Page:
JWT shares the “horrendous shame” of its gender pay gap

“It was horrendous. Embarrassing for all of us. Like a punch in the face. Shame on us.”

Two brave souls from JWT London got up on stage at the Creative Equals conference to share the humiliation of having the worst gender pay gap figures in the industry.

Creative Equals: Create Your Future, St Lukes, London,16May2018, ©BronacMcNeill

To remind you, JWT’s mean pay gap is 38.3 per cent and its median pay gap is 44.7 per cent.

So what is the agency doing about it, apart from putting two representatives of diversity – creative director Jo Wallace and executive creative director Lucas Peon – in the firing line?

Wallace introduced herself as a gay woman and promised to “obliterate” JWT’s reputation as an agency full of white, privileged, British straight men creating traditional above-the-line advertising. “I love a challenge,” she added.

Wallace and Peon said that the gender pay gap figures had put “a rocket up the ass of all the diversity plans at JWT” and created a transfer of power at the agency to the people who want change.

James Whitehead, the white, privileged, straight male CEO of the agency, was in the audience to show his support, but there was no game plan on the table. Only next year’s gender pay gap figures will show whether the trumpeted transfer of power shows up in the wage packets.

AMV BBDO’s Cilla Snowball and Rosie Arnold didn’t mention their own gender pay gap (32.3 per cent mean and 37.5 per cent median put them comfortably in the top ten offenders) but they acknowledged the struggle, likening themselves to the three female pilots who flew into Saudi Arabia but weren’t allowed to drive when they got there. To illustrate their point, they showed an image of themselves as 95 year-old women, still hard at work, because that’s how old they will be before the gender pay gap is closed if things don’t speed up.

Creative Equals: Create Your Future, St Lukes, London,16May2018, ©BronacMcNeill

Cindy Gallop urged the mostly female audience to “be Martina Sorrell” and go out and make an “absolutely f**king shit ton of money and be on the Sunday Times Rich List.” She suggested that the way to do this is to “forget passion and find things you want to punch.”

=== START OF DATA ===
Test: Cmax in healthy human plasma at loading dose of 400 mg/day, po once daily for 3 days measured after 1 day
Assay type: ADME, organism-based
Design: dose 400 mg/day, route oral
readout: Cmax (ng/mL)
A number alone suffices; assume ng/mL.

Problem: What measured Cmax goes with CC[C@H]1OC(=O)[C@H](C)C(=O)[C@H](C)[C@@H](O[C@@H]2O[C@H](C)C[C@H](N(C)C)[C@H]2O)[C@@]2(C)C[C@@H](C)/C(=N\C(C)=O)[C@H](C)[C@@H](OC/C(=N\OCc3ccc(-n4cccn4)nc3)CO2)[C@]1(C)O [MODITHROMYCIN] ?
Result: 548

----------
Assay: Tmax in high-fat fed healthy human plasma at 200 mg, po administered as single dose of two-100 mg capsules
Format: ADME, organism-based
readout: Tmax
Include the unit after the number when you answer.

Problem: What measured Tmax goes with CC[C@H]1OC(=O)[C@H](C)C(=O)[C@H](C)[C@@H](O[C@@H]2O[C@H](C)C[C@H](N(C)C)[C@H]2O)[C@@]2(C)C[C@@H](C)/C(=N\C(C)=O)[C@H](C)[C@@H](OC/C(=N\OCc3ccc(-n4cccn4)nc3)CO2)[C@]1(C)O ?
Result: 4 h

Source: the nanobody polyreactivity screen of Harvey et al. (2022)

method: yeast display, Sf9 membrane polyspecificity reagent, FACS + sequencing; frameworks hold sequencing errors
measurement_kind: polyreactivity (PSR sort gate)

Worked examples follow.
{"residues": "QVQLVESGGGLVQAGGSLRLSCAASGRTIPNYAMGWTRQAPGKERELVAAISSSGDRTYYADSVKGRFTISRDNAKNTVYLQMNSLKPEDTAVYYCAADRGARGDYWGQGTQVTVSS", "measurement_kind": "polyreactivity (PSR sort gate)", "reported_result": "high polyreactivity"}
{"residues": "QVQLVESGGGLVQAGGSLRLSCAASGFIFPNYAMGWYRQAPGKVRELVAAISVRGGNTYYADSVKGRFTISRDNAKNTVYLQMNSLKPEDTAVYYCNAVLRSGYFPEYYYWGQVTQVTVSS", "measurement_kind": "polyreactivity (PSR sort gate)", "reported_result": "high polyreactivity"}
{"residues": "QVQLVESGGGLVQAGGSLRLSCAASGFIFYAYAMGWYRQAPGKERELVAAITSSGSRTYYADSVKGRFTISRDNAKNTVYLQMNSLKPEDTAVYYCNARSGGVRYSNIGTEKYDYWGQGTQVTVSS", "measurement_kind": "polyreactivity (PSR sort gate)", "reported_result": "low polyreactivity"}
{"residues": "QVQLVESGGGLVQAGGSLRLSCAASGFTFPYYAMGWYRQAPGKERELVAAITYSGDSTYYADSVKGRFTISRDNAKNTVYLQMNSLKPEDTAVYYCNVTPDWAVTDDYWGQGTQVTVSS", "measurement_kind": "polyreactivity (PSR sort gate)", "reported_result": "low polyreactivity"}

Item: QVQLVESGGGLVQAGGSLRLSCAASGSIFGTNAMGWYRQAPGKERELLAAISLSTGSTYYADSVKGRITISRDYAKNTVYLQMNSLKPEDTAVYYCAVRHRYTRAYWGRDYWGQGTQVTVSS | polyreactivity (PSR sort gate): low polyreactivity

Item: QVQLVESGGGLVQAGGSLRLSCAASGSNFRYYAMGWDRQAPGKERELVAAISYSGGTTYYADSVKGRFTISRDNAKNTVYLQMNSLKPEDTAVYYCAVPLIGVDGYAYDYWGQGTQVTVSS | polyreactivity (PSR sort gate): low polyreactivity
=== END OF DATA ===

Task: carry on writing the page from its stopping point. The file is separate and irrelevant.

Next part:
WPP’s UK country manager Karen Blackett, Google marketing director Nishma Robb and Channel 4 CEO Alex Mahon were also among the impressive line-up, but the highlight of the day was film director Gurinder Chadha (“Bend it Like Beckham”) who — 25 years after her first movie — is still the only Asian woman to make a living as a film director in Britain.

Chadha had the final word on diveristy: “People ask me what was it like in the bad old days, but the bad old days won’t get behind us. We still have to fight tooth and nail to have our voices heard in their full complexity and with integrity. Diversity is not about sticking a person of colour or a female into a committee or onto a panel, it’s about the very top echelons of whatever industry you’re in honestly hearing a person talk about their world from their point of view.”

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About Emma Hall

Emma Hall
Emma Hall is the former London Editor of Ad Age, where she covered European marketing advertising, digital and media stories. She has written for newspapers including the Financial Times, The Guardian, The Times and the Telegraph, and was previously a section editor at Campaign. Emma started her career in New York as a researcher for a biography of Keith Richards.
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